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联想的企业并购秘籍

• Caroline Fairchild 2014年11月04日

在联想高歌猛进的全球并购背后,有两位女性高管在竭力促成企业文化不断进化,跟上公司并购的步伐。

    2007年,友兰达•康耶丝(Yolanda Conyers)出任联想公司(Lenovo)文化整合与多元化的最高负责人,可是上任不到三个月,就有不少人反映她对中国同事不大尊重。康耶丝来自美国德州亚瑟港,待人素来彬彬有礼。在得知这一批评后,她大吃一惊,因为她自认为已极尽可能地对新团队礼数周到。

    原来,康耶丝的努力迷失在了翻译中。比如,在向公司上级发送电子邮件“要求(request)”开会时,她自认为措辞非常谦逊有礼——可问题恰恰就出在“要求”一词。在汉语中,“要求”是在领导找下级开会时才能用。由于对这一情况毫不知情,康耶丝无异于在向她的新老板们宣示她才是上级。

    “这看起来是小事,可这样的小事多了,就会产生很多不信任。”在接受《财富》(Fortune)采访时,康耶丝反思道:“我们要作出很大的努力,才能理解公司内部不同的文化,以及每个人行为处事的想法。”

    自联想在2005年收购IBM的个人电脑业务以来,这家中国公司高调进行了一系列的收购。作为全球最大的个人电脑厂商,联想上周四宣布,公司已从谷歌(Google)手中完成了对摩托罗拉(Motorola)移动业务的收购,交易金额高达29.1亿美元。本次并购使联想成为全球第三大智能手机厂商。每当联想完成一笔跨国收购之后,公司员工就变得更加多元,企业架构也更为复杂。目前,联想拥有超过60,000名员工,分布在60多个国家。

    这就是联想请康耶丝来的目的。在收购IBM的PC业务之后不久,联想遭遇了各种企业文化方面的问题,也丧失了不少商业机会。公司意识到,必须更为重视企业并购后的人员整合问题。作为联想第一任首席多元化官,康耶丝的工作是在尊重个人文化背景差异的情况下整合企业文化,从而达到公司的整体目标。

    要将公司凝聚为一体,康耶丝自己首先得理解中国文化。从2009到2012年,她决定来联想中国总部北京工作和生活,并求教于联想人力资源高级副总裁乔健,来帮助她适应文化上的过渡。乔健目前在北京工作,但是2005年时她也做出过类似的决定——到联想美国总部北卡州罗利工作和生活。在适应美国公司文化的过程中,乔健也遭遇过不少困难。比如,她当时并不知道,如果她在会议上不经常主动发言,她的美国同事就会以为她没做准备。

    两位女性互为依赖,以理解整个组织内的企业行为折射的细微差异,同时鼓励其他同事们也这么做。

    “你需要花时间去倾听,花时间去了解人们所处的困境以及他们的关系,”康耶丝总结说。“我需要花时间去生活在这个环境里面。和过去相比,现在我是一个更称职的全球性领导者。”

    在最近发布的《联想之道》(The Lenovo Way)一书中,康耶丝和乔健分享了自身的经历,同时也介绍了联想发展成为一家真正的全球性企业前所走过的道路。该书概括了这一技术巨头最初在面临企业文化冲撞时所遭遇的困境,并记录了联想如何成功跻身成为全球最大的国际计算机销售巨擘。对于康耶丝和乔健来说,在一次又一次新的并购中找出凝聚不同员工的方法,与整合供应链和分销网络同样重要。她们在采访中表示,如果没有相应的人力资源方面的具体计划配合,并购的努力往往会付诸东流。

    Within three months of being hired as chief diversity officer at Lenovo in 2007, Yolanda Conyers received some feedback that she was being disrespectful to her Chinese coworkers. Conyers, a perfectly polite woman from Port Arthur, Tex., was taken aback by the critique because she thought she had worked tirelessly to be polite to her new team.

    It turns out that Conyers efforts were getting lost in translation. She thought she was being very deferential when she sent emails to her senior colleagues to “request” a meeting. But the word request translates in Mandarin to a term that executives use when asking for a meeting with someone below them. Without knowing it, Conyers was telling her new managers that she thought she was above them.

    “It sounds small, but those small things can generate a lot of mistrust,” Conyers said in an interview with Fortune. “We had to go through a lot of effort to understand the different cultures within the company and the reasons people behave the way they do.”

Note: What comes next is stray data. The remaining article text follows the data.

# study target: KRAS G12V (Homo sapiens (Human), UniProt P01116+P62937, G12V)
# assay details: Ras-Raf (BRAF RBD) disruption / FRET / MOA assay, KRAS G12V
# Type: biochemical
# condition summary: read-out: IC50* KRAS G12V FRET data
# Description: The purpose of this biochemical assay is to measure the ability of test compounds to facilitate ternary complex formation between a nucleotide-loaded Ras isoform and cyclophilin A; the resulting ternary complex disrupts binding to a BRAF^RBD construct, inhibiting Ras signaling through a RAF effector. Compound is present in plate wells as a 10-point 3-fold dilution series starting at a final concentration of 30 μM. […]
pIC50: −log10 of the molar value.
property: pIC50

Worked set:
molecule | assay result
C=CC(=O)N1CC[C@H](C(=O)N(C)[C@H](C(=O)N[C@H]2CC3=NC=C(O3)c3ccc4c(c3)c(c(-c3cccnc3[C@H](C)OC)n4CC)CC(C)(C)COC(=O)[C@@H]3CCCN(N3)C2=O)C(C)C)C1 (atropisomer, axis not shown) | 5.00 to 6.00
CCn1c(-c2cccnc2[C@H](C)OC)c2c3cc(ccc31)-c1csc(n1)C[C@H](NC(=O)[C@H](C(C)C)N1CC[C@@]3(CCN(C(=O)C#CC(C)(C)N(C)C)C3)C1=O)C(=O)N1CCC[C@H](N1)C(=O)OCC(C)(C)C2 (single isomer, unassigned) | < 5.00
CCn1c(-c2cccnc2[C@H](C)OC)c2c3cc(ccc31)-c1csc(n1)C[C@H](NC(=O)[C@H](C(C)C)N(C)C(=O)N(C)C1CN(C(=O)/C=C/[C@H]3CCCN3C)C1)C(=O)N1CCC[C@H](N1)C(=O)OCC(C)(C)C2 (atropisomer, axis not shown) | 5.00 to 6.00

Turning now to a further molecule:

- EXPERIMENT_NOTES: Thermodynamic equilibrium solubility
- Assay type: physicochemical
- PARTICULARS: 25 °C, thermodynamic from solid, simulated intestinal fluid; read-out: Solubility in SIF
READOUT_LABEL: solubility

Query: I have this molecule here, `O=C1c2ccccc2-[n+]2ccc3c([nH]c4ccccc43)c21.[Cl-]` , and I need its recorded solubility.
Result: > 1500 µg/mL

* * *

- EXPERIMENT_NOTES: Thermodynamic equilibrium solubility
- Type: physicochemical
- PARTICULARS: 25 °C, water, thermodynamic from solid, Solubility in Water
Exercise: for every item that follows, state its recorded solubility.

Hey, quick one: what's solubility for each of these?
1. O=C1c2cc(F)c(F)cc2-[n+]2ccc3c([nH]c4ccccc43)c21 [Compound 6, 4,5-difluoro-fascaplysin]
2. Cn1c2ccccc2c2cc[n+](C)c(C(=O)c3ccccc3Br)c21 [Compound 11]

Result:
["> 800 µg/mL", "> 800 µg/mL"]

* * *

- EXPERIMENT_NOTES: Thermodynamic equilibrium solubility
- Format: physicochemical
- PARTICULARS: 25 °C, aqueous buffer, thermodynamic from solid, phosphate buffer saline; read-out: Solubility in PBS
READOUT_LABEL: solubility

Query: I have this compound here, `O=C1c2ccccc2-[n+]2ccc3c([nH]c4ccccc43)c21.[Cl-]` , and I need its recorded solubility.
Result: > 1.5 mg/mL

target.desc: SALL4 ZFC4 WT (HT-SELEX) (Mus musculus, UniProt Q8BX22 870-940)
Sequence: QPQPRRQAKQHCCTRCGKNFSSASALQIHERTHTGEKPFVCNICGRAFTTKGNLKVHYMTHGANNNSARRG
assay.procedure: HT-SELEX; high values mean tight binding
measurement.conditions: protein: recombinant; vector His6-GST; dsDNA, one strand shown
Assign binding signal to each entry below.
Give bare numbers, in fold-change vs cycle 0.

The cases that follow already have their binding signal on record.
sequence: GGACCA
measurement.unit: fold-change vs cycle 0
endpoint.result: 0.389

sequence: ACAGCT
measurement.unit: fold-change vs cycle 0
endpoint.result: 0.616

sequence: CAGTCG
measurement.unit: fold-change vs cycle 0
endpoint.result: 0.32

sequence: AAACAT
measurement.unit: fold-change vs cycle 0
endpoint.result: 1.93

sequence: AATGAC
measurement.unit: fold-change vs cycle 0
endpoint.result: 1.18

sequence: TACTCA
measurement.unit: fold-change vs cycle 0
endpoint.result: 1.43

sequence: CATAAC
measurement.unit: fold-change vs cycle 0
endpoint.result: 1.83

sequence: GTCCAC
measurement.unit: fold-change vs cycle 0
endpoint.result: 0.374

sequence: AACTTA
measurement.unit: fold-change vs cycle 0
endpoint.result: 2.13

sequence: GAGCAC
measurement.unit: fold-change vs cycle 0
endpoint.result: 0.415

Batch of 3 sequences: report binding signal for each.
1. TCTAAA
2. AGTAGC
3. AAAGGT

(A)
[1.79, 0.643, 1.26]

Since 2005 when Lenovo bought IBM’s PC business, the Chinese company has gone on a spree of high-profile acquisitions. Most recently, the world’s largest personal-computer maker said on Thursday that it had completed a $2.91 billion acquisition of Google’s Motorola Mobility unit. The merger makes Lenovo the third-largest smartphone maker. Each time Lenovo buys an overseas company, its staff gets more diverse and its corporate structure more complicated. Today, the company has more than 60,000 employees across 60 countries.

    That’s where Conyers comes in. After a slew of culture problems and missed business opportunities shortly after Lenovo acquired part of IBM, the company realized it needed to take a harder look at its strategy for combining new teams. Now serving as Lenovo’s first-ever diversity officer, Conyers’s job is to figure out how to align the company behind common goals while respecting everyone’s differences.

    But before Conyers could worry about bringing the company together, she needed to understand Chinese culture for herself. She decided to live and work out of Lenovo’s headquarters in China from 2009 to 2012 and she turned to Gina Qiao, Lenovo’s SVP of Human Resources, to guide her through the transition. Qiao, who works out of Beijing, made a similar decision in 2005 when she lived and worked out of Lenovo’s Raleigh, North Carolina offices. Qiao also struggled to understand American workplace culture. She didn’t realize that when she didn’t speak up constantly in meetings, her American coworkers assumed she hadn’t prepared.

    The two women relied on each other to understand the nuances of corporate behavior across the organization and encouraged their co-workers to do the same.

    “You need to take the time to listen more and take time to get to know people’s struggles and their relationships,” said Conyers. “I needed to take the time to go live in that environment and now I am such a better global leader as a result.”

    Conyers and Qiao outline both their personal journeys along side Lenovo’s path to becoming a truly global company in the recently released book The Lenovo Way. The book outlines the tech giant’s initial struggles with corporate culture clashes and traces how Lenovo successfully became the largest company in the world in global computer sales. For Conyers and Qiao, figuring out how to bring people together with each new acquisition is just as essential as mixing supply chains and distributions networks. Without a concrete plan of the human side of things, mergers and acquisitions too often fail, they told Fortune.

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